Reader’s block

Am reading two rather tough books – tough for different reasons – at the moment. First up is John Keay’s India: A History lent me on the long term by a Norwegian colleague in the job before last; as you may have noticed I have been trying to prioritise my stack of unread history books this year. The basic problem with the early chapters are that he has almost no historical narrative to tie his descriptions of the archaeological evidence to, and I find it therefore a bit difficult to keep straight in my head. And I am looking at the end of the book and thinking, hmm, another 500 pages of this…

The second book is a rather amazing lost classic, The History of Richard Calmady by Lucas Malet (a pseudonym for Charles Kingsley’s daughter Mary) which I’m reading on my Palm Pilot courtesy of Project Gutenberg. I got hold of it because the main character is based to a certain extent on Arthur MacMorrough Kavanagh; it is proving a fascinating and attractive read, and I find myself wondering if Thomas Hardy is really so much better than this author that he deserves to be remembered while she is forgotten? But it is also very long – originally published in three large volumes, and I have barely started the second. Amd again, knowing that I will have to get through it all on the squinty Palm Pilot screen is a bit dismaying; I think the only book of this length I’ve tried reading this way before was A Feast for Crows, and I’m looking at the end and thinking, hmm, another 2500 pagedowns of this? Unfortunately Calmady doesn’t seem to be available in dead tree format for a reasonable price.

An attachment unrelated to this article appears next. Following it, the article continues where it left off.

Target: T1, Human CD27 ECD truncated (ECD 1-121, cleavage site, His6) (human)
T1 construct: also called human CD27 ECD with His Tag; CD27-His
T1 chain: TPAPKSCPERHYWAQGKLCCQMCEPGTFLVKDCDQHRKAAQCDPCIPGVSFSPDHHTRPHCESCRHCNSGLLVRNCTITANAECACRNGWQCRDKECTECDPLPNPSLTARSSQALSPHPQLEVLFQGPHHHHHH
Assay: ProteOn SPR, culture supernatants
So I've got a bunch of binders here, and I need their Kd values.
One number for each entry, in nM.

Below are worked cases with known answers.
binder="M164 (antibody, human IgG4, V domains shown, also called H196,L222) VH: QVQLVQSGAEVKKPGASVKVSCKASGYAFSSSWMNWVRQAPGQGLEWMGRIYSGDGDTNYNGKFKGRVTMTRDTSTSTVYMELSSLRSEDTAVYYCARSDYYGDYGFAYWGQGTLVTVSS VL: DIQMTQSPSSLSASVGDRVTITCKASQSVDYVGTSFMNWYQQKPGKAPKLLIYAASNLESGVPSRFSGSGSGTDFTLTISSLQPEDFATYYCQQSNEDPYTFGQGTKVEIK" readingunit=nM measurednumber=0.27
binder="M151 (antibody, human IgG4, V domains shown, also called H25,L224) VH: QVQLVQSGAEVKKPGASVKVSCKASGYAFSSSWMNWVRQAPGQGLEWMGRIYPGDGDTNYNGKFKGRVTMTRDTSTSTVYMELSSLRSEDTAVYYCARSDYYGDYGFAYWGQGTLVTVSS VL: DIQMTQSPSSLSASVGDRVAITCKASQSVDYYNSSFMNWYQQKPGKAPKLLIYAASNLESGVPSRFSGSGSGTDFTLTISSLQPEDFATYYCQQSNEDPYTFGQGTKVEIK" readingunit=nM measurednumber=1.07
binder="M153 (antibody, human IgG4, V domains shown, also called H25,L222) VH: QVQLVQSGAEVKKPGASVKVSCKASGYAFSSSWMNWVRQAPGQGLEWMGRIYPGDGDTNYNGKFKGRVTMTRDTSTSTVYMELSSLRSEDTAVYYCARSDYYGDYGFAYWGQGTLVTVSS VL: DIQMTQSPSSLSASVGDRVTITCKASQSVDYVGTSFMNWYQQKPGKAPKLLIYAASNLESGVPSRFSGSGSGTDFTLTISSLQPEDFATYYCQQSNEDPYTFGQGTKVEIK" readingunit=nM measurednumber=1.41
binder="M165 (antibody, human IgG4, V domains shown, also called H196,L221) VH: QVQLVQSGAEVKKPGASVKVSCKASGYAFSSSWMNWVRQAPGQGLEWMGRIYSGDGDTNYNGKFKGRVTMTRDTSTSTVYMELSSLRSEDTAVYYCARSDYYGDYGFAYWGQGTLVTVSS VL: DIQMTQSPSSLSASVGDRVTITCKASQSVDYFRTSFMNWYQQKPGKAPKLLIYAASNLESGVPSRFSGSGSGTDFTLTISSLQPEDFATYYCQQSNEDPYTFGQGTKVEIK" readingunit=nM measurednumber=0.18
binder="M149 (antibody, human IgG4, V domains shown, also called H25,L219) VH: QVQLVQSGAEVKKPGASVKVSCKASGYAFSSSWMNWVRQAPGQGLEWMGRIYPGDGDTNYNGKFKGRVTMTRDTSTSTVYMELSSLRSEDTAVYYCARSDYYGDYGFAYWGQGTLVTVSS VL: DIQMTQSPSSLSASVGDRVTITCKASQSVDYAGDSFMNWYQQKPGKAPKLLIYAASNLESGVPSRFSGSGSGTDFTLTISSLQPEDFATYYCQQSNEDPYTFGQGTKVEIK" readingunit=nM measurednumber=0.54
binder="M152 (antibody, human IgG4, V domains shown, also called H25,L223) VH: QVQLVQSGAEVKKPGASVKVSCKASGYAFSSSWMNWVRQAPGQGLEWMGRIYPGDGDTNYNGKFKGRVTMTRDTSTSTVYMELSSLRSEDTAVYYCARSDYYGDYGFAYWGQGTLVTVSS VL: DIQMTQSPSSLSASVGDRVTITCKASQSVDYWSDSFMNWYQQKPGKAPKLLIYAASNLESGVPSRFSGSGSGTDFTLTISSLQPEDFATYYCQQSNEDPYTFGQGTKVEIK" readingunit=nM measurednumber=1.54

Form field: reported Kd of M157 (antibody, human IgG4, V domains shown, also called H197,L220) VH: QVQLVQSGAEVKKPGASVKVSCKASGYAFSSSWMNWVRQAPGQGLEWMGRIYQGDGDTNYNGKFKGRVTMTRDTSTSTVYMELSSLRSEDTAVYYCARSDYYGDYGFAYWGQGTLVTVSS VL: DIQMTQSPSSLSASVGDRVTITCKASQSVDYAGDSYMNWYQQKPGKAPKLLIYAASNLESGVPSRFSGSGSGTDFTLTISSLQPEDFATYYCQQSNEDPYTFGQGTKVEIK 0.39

So I am looking through the other books at the top of my TBR pile, and hoping that one of them will be suitably diverting to help me get through Keay and Calmady. But am putting off Doctor Who – Vengeance on Varos until tomorrow’s commute.

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